Finland has not been the most "digital" of education systems. But that may be changing, suggests John Martin, chief executive of Sanoma Learning, which lays claim to being continental Europe's biggest pure-play education company.
Martin stopped by the EdSurge offices recently to chat about digital learning, Finland and, yes, Sanoma's recent coup: Top marks for its edtech program, Bingel, which was recently named Educational Learning Resources Award at the London Book Fair and is used by 75% of primary students in Belgium.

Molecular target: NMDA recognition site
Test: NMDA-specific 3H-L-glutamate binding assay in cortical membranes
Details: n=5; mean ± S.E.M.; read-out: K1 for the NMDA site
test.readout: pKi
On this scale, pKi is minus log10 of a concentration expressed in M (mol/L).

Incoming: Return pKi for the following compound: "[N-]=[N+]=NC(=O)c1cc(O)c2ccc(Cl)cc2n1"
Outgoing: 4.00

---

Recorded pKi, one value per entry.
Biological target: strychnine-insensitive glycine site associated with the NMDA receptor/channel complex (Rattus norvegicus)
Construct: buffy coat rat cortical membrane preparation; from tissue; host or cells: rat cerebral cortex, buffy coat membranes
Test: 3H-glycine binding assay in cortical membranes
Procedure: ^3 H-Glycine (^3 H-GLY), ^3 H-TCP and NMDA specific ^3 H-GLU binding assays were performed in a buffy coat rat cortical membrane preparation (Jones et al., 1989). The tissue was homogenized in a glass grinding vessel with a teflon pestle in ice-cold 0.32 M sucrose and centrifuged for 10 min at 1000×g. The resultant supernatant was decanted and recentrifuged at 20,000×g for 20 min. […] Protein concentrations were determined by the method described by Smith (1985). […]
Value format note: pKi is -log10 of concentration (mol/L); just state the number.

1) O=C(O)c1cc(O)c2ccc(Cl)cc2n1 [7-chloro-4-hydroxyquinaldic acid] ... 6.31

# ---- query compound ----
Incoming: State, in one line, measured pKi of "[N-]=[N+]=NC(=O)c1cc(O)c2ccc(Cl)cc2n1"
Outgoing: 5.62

Sanoma, which has annual revenue of 300 million Euros ($335 million), is also on top of one of the emerging trends in Finnish education, "phenomenon-based learning," which is emerging as Finland introduces a new National Curriculum Framework in August 2016. Instead of teaching lessons through individual subjects such as math or language arts, phenomenon-based learning focuses on theme--say global warming--and then pulls together resources from a variety of subjects to support student learning and exploration.
At the top of Sanoma's priority list: teachers. "Teachers are the killer app," Martin declares. He describes how Sanoma relies on a network of "reference schools" as it develops new products.
And Bingel? Martin has plans to roll it out internationally--but not where you might expect. Here are all the details.